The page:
and Mark Richt on the set of the Star Wars
tribute shoot. (Jeanette Kazmierczak/Infinite Productions)
Say what you will about the endless spinoffs, the cartoons, the prequels and the constant merchandising, but Star Wars has maintained the ability to connect families and inspire its fans for going on four decades now. For Georgia wide receiver Chris Conley, it was no different. Growing up, Star Wars was a part of his life. He was introduced to the franchise as a kid and it became a way to bond with his brother, sister and dad. Whether it was through action figures or Legos, video games or books, Conley was immersed in the Star Wars universe.
“My dad introduced me, my brother and my sister to Star Wars when we were young," Conley said. "When Episodes I, II and III were coming out, we were in elementary school. Getting to see those and the old ones, it was something our family really took to and something we never really let go of even to this day. We’ll still sit down and watch them together.”
The universe has always held his interest, and when the 6-foot-3, 206-pound rising senior began to explore the idea of shooting a short Star Wars-inspired film, he was surprised by how many people volunteered to help out. Conley reached out to a couple of Star Wars costume clubs, the Georgia Garrison of the 501st Legion and the Georgia Garrison of the Mandalorian Mercs, hoping they'd send one or two people in movie-accurate costumes. Each sent 20-25 representatives dressed as everything from Stormtroopers to Jawas. A track athlete put Conley in touch with a local actor who had done work in Atlanta and Los Angeles; he ended up fitting the role of the main character.
What started as a no-budget lightsaber battle that was originally discussed in a dorm room had grown into something much bigger. Now, Conley had a chance to tell a story.
“I’m a journalism major, so I’m used to writing and especially writing visually," Conley said. "I have always loved telling a story or creating things, whether it be through stop-motion animation, through drawing or otherwise since I was young. I love creating. At first it was going to be a duel idea, but we got so much attention and so many people wanted to see this thing that it sort of grew. I ended up writing a script for it and making a story. It wasn’t completely foreign to me but it was a little bit of new territory. I haven’t done something of this size and scale before. It’s been a new experience, but it’s been a good one.”
A group of Georgia students interested in both filmmaking and the project organized a production company called Infinite Productions to coordinate casting, work with extras and set-up shooting and editing. Conley already had a busy schedule, but the crew practiced on weeknights from roughly 8 p.m. to midnight for a month to get the choreography down for the battle scenes. Filming took place over three weeks and spanned more than 40 hours.
As it was happening, Georgia's campus lit up. A popular football player was leading a bunch of people in costumes holding lightsabers and space blasters."The response from everyone I have talked to has been overwhelmingly positive," Infinite Productions member Shane Wilson said. "Everyone from the football team seems to be really excited to see the final project. A lot of them were extras in the film. It was awesome seeing them give some of their time for a teammate's idea. It also was cool seeing the response of students and seeing the Athens community show their excitement towards the project through social media."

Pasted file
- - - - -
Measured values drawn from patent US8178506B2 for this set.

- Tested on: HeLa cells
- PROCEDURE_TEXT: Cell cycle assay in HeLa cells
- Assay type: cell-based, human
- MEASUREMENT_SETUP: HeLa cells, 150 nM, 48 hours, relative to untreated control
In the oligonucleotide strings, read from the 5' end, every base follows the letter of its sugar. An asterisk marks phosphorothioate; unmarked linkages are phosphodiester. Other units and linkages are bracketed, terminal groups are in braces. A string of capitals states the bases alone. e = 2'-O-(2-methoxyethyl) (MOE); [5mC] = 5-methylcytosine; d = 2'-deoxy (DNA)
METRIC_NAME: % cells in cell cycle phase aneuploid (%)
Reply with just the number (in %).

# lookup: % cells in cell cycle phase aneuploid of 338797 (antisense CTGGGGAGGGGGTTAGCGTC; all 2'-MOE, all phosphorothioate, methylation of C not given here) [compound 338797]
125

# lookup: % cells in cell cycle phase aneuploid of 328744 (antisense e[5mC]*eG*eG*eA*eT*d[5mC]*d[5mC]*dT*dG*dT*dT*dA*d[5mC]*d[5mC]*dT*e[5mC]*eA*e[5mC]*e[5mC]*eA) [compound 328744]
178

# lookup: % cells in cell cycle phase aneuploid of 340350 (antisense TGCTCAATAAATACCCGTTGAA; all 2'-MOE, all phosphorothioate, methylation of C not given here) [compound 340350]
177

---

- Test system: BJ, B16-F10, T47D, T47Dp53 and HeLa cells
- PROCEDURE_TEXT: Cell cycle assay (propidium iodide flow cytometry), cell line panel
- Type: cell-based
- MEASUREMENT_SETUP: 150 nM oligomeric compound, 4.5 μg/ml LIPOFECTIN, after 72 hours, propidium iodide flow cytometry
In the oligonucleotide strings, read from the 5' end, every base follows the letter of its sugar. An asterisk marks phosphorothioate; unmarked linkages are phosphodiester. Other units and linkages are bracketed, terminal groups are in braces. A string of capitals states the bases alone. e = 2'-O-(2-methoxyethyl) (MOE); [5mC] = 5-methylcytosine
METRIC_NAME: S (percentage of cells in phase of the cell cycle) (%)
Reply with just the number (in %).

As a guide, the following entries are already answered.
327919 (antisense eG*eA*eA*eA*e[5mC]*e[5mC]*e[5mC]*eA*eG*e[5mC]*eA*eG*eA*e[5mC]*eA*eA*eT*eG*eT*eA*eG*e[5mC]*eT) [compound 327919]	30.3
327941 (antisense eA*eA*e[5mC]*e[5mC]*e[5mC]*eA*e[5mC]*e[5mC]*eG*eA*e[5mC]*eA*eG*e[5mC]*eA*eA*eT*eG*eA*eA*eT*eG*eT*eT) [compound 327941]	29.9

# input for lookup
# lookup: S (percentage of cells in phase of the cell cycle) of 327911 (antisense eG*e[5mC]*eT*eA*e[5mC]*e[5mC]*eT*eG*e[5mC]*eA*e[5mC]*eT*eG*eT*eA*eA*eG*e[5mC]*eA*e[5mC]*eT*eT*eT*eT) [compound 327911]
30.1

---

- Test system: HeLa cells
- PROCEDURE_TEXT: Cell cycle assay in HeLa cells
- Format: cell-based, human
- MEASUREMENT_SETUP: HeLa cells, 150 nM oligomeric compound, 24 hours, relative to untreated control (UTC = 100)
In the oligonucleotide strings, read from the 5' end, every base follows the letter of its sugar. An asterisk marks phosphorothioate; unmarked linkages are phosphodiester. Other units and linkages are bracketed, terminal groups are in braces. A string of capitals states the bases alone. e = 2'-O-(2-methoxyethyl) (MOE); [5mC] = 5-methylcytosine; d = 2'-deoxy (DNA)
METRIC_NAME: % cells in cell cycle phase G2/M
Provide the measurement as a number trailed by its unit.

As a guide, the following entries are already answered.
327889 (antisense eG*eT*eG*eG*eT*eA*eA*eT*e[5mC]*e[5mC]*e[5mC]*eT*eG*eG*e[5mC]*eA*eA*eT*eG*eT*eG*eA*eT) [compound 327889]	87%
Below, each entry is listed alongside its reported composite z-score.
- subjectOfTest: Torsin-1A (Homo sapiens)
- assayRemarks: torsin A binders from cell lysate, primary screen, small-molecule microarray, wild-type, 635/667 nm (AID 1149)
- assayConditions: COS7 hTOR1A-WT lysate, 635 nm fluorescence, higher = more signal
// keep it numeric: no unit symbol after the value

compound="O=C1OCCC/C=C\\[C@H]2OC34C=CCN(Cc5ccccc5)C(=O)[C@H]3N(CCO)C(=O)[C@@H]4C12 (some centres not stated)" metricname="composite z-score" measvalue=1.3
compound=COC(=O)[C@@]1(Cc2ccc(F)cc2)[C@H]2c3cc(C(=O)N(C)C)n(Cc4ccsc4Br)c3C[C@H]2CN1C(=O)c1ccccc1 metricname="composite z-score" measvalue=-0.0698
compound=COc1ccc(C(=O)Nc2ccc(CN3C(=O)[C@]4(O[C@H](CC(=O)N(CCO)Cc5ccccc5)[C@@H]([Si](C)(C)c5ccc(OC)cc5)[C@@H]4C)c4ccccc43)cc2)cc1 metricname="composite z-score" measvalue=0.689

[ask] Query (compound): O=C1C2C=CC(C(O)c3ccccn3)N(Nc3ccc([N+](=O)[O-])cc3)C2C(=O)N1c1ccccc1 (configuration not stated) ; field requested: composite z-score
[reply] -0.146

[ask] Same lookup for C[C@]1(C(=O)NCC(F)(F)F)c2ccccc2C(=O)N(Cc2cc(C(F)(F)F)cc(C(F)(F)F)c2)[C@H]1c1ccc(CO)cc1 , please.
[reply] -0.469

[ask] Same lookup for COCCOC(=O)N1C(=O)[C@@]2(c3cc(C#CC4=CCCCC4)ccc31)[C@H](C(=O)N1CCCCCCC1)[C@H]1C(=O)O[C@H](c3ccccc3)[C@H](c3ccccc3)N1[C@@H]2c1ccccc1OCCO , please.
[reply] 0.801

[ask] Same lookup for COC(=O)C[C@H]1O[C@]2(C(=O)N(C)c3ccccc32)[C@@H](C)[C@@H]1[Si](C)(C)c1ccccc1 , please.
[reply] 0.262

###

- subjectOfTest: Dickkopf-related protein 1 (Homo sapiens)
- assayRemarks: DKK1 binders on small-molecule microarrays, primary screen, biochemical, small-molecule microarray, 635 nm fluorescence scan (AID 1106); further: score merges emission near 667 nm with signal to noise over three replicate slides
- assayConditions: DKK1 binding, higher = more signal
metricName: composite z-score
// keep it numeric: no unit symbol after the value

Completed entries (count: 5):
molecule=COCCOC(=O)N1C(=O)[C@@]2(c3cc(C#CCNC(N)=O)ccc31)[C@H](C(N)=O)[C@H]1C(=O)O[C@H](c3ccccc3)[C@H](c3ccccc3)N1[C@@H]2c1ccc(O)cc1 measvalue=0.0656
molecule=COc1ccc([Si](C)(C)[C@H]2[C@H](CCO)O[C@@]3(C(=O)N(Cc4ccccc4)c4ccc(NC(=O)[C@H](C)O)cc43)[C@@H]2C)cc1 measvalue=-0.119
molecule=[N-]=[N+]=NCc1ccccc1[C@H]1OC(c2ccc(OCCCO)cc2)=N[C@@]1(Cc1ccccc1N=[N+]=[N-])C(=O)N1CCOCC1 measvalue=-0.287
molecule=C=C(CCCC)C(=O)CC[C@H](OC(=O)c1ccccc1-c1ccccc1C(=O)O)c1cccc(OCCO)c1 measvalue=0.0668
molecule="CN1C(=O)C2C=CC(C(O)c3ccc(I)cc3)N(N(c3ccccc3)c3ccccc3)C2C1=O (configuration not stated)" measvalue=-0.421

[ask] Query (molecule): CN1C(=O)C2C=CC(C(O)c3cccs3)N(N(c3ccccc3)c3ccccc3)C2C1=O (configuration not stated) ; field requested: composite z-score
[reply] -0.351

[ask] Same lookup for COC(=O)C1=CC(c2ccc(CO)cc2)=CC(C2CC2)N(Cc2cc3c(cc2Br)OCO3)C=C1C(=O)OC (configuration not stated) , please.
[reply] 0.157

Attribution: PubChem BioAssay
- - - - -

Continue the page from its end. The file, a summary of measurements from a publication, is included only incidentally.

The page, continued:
Even Georgia head coach Mark Richt got involved, although Conley wouldn't exactly consider him a Star Wars nut.
“I don’t know if coach Richt’s a huge Star Wars fan, but he’s a big Georgia fan," Conley said. "When he realized how I was going to incorporate Georgia after I told him about the project, he loved it. He wanted to be a part of it. That’s how we got him involved.”
The short is currently in the editing stage, where Conley, the special effects expert and an editor have been trying to finalize the project in between classes (and Georgia's spring practice). Conley is hoping to release it in May, when it will be shown on the campus football video board as well as in other smaller screenings. The plan is to then release the short to a couple of film festivals before making it public with a promoted online push.
People have been so excited about the project that they're already asking Conley if he plans make a sequel. Although he's toyed around with the idea, he's now in the process of writing another short film that isn't Star Wars related.
Conley made 45 catches for 651 yards with four touchdowns in 2013, and he's driven to help lead Georgia to an SEC East title this fall. But there's no doubt he's caught the film bug. This experience has him reevaluating his career path after school.
“I didn’t know I would enjoy working on and creating a film as much as I have," Conley said. "It’s made me rethink a lot of the things I want to do. So I’ve added it to the list. I’ve learned so much over these past six months about writing, filming, working with actors and producing things to the point where if I do this again I’ll make some changes and correct some things. It’s been a bit of a trial by fire, but we’re getting close. It’s been fun, and I just want to keep doing this in the future.”
Writer/director/producer/editor/wide receiver. If Chris Conley makes business cards in the future, he's going to need to use some pretty small font.
(Photos courtesy of Infinite Productions)